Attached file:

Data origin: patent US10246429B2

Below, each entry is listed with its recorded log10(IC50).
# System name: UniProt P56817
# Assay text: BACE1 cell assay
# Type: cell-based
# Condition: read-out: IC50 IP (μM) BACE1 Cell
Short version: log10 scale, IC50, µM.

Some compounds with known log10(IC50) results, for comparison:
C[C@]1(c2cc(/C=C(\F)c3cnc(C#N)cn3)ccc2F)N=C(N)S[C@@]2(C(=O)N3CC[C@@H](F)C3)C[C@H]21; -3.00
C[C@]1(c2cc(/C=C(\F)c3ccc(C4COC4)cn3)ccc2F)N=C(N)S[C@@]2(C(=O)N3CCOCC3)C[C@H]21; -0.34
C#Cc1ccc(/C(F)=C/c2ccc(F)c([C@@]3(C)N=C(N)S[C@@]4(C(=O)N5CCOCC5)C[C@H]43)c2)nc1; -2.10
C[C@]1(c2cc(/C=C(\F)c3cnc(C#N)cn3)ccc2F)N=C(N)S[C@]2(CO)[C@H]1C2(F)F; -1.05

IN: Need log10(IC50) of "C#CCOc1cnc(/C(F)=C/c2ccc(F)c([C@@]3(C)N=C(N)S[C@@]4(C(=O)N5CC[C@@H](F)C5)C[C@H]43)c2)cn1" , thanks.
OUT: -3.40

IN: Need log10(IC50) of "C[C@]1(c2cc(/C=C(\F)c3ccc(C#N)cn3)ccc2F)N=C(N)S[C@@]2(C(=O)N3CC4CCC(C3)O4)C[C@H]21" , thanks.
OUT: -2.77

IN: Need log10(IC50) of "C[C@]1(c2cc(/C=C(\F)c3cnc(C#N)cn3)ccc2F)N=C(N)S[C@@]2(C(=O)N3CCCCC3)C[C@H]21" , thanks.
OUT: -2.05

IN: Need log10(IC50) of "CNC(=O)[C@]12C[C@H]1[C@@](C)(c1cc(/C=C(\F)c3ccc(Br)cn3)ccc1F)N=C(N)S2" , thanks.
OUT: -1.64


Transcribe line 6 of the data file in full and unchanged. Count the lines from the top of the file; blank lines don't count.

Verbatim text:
# Condition: read-out: IC50 IP (μM) BACE1 Cell